19

I need to bind to an output blob, but the blob path needs to be computed dynamically in my function. How do I do it?

25

Binder is an advanced binding technique that allows you to perform bindings imperatively in your code as opposed to declaratively via the function.json metadata file. You might need to do this in cases where the computation of binding path or other inputs needs to happen at runtime in your function. Note that when using an Binder parameter, you should not include a corresponding entry in function.json for that parameter.

In the below example, we're dynamically binding to a blob output. As you can see, because you're declaring the binding in code, your path info can be computed in any way you wish. Note that you can bind to any of the other raw binding attributes as well (e.g. QueueAttribute/EventHubAttribute/ServiceBusAttribute/etc.) You can also do so iteratively to bind multiple times.

Note that the type parameter passed to BindAsync (in this case TextWriter) must be a type that the target binding supports.

using System;
using System.Net;
using Microsoft.Azure.WebJobs;

public static async Task<HttpResponseMessage> Run(
        HttpRequestMessage req, Binder binder, TraceWriter log)
{
    log.Verbose($"C# HTTP function processed RequestUri={req.RequestUri}");

    // determine the path at runtime in any way you choose
    string path = "samples-output/path";

    using (var writer = await binder.BindAsync<TextWriter>(new BlobAttribute(path)))
    {
        writer.Write("Hello World!!");
    }

    return new HttpResponseMessage(HttpStatusCode.OK); 
}

And here is the corresponding metadata:

{
  "bindings": [
    {
      "name": "req",
      "type": "httpTrigger",
      "direction": "in"
    },
    {
      "name": "res",
      "type": "http",
      "direction": "out"
    }
  ]
}

There are bind overloads that take an array of attributes. In cases where you need to control the target storage account, you pass in a collection of attributes, starting with the binding type attribute (e.g. BlobAttribute) and inlcuding a StorageAccountAttribute instance pointing to the account to use. For example:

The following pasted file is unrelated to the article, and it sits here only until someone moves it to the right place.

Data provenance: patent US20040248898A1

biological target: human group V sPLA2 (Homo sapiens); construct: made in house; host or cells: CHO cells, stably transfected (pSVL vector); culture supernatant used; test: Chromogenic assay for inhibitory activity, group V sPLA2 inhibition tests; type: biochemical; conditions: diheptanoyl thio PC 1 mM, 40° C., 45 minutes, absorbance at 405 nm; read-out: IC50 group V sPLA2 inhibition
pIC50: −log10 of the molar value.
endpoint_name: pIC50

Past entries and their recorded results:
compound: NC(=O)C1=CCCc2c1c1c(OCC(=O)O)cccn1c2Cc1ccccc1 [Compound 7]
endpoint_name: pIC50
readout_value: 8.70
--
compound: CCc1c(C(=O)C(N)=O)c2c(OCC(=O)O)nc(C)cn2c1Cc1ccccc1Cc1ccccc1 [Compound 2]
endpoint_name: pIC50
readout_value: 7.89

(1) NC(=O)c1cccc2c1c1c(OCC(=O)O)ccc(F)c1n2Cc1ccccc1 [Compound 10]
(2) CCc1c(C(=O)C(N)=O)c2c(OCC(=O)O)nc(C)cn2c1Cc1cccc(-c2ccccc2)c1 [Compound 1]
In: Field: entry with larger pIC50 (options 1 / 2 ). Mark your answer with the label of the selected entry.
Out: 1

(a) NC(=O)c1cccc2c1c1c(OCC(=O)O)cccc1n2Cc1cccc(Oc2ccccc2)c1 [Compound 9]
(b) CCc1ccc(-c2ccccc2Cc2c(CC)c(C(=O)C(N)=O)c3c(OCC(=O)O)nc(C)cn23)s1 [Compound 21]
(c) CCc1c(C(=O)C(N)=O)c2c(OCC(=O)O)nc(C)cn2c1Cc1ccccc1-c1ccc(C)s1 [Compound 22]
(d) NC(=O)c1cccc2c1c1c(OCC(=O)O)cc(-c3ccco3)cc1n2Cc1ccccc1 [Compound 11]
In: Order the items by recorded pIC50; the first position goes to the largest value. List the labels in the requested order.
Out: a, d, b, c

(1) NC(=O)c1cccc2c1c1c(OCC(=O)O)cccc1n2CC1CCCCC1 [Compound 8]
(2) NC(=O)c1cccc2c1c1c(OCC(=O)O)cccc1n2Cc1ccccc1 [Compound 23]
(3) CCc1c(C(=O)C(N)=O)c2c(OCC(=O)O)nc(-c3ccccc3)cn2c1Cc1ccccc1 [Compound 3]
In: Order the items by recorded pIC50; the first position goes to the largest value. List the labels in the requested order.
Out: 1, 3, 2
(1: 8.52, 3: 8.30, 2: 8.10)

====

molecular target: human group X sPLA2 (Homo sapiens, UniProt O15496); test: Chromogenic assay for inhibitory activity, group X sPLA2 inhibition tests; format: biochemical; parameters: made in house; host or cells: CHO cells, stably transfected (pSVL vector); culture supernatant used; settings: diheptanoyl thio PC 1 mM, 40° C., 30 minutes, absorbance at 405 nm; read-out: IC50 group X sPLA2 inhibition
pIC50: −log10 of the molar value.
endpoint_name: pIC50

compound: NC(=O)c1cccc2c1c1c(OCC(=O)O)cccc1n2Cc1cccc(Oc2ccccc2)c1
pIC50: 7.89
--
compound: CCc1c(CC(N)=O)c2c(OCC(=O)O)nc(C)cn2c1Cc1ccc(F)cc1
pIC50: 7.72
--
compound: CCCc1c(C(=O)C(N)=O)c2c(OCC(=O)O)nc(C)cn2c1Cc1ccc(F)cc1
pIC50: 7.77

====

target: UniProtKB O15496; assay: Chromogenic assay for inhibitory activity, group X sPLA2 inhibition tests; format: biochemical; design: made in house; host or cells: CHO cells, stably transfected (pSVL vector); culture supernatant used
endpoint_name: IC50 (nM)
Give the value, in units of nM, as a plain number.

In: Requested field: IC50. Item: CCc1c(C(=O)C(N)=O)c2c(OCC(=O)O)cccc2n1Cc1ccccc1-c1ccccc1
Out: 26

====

var attributes = new Attribute[]
{
    new BlobAttribute(path),
    new StorageAccountAttribute("MyStorageAccount")
};
using (var writer = await binder.BindAsync<TextWriter>(attributes))
{
    writer.Write("Hello World!");
}
  • In case the blob path should contain information that is not coming from a bound incoming object AND calculated at runtime, is it possible to use that with the path? – Sean Feldman Oct 4 '16 at 17:20
  • 1
    Perhaps my ignorance, but if no storage account is specified anywhere in the bindings, what storage account is going to be used for the output? – Sean Feldman Oct 4 '16 at 18:49
  • 2
    At this point the path is just a string. You can calculate it however you wish. By default, the default storage account indicated by the AzureWebJobsSdkStorage app setting is used. You can override the storage account used by changing your parameter type to Binder (as opposed to IBinder). It has an overload that takes an array of attributes. You can then pass a StorageAccountAttribute in along with the actual binding attribute. The binding attribute needs to come first. I'll add these details above. – mathewc Oct 4 '16 at 20:44
  • It looks like storage account variable in the settings is called AzureWebJobsStorage :) Thank you @mathewc. Now it's clear. – Sean Feldman Oct 4 '16 at 22:18
  • Fantastic. So to use a custom connection string, one must provide app setting key to the StorageAccountAttribute. Great. Thank you. – Sean Feldman Oct 4 '16 at 22:34
8

Have consolidated all of the information from this an other posts along with comments and created a blog post that demonstrates how to use Binder with a real world scenario. Thanks to @mathewc this became possible.

  • Nice blog post :) – mathewc Oct 5 '16 at 15:04
  • Doesn't really show how to use the binder on the app side. At least not without a lot of digging through NServiceBus samples. – Larry Aultman Oct 1 '18 at 0:10
  • Larry, not sure what you were looking for, but it's in the code snippet of the Function. – Sean Feldman Oct 1 '18 at 7:21
  • are we still using Binder or is there a more idiomatic way of accomplishing conditional binding attributes etc? – l--''''''---------'''''''''''' Mar 29 '19 at 22:35

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